New England: America’s Collaboration Headquarters

BID innovators meeting
Pictured: Dr. Sargeant and Regional Advocate Lynn Bromley participate in a conversation about the next generation of innovation—which includes communal living and office space—with entrepreneurs who run startup incubators and co-work spaces in Boston.

Growing up, we learn the value of a team. Whether we get an A on a group project or become the point guard in high school basketball, we understand the importance of working together toward a common goal. As adults, we sometimes forget the necessity of teamwork; instead, we put competition on a pedestal. We believe success only comes when we have surpassed our competitors. However, it’s another story in New England—the ecosystem of innovation through teamwork.

This summer I traveled to America’s collaboration headquarters on the University of Maine campus in Orono, Maine, and in the Boston Innovation District. Lynn Bromley, Advocacy’s New England regional advocate, accompanied me on the trip. Lynn covers Maine, Massachusetts, New Hampshire, Rhode Island, Vermont, and Connecticut.

My trip took me from student laboratories to entrepreneurial apartments. Whether I sat down with student inventors creating businesses and new jobs in Orono after graduation or accelerators hoping to empower more entrepreneurship in Boston, the collegial vibe filled the atmosphere.

Unlike in our nation’s history where universities were solely educational institutions, the University of Maine sees itself as not only a place of learning, but also a place of entrepreneurial growth through collaboration. The campus is transforming into a 21st century center for innovation, and they are accomplishing their mission by capitalizing on technological innovations developed within the community. While their students and professors are joining forces to solve problems through research, they are also taking the research to market. For example, in the Advanced Structures and Composites Center, UMaine students and professors worked together to create the Bridge-in-a-Backpack. In this case, transforming a class project into a product for public consumption, Bridge-in-a-Backpack’s efficient assembly process and light weight manufacturing parts led to six bridge building contracts in Maine alone. Moreover, supporting student enterprise leads to a twofold positive impact on the rural Maine community. Number one, it brings economic growth to the region, and number two, it creates local job opportunities helping eliminate the brain drain post-graduation. UMaine is ahead of the game, and their innovation-nurturing environment will be a model for fellow universities and colleges across the country for years to come.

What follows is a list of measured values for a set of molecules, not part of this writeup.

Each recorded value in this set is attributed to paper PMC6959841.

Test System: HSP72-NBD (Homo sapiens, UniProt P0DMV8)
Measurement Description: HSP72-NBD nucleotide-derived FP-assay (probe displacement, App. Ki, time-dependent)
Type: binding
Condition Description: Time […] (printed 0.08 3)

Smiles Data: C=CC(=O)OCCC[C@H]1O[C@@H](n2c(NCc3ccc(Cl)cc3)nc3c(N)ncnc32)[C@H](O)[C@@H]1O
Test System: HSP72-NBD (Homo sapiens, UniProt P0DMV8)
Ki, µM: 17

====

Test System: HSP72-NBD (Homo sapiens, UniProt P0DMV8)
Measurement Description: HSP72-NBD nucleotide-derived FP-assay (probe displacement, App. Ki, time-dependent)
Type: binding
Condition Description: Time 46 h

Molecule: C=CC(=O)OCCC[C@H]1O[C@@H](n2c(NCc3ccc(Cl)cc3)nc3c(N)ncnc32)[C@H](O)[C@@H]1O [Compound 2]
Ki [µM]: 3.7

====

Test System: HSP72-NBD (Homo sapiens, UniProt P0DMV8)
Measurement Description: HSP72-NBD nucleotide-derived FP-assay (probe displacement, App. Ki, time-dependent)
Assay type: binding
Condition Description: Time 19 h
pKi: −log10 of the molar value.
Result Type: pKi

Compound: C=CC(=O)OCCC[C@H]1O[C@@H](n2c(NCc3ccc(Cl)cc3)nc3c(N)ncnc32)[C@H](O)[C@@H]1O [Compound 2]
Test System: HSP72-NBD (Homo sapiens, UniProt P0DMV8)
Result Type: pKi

Pictured: Standing next to an arch from a “bridge in a backpack” are Habib Dagher, director of the Advanced Structures and Composites Center, and Dr. Winslow Sargeant.
Pictured: Standing next to an arch from a “bridge in a backpack” are Habib Dagher, director of the Advanced Structures and Composites Center, and Dr. Winslow Sargeant.
Prototype offshore windmill
Pictured: Standing next to the blade of a prototype of an offshore windmill are Jake Ward, vice president for innovation and economic development; Dr. Sargeant; New England Regional Advocate Lynn Bromley, and Habib Dagher, director of the Advanced Structures and Composites Center.

As I left the Black Bear campus, I was thinking my trip could not get any better than a university educating students and generating jobs. However, life never ceases to amaze me, and the people in the Boston Innovation District (BID) were every bit as impressive.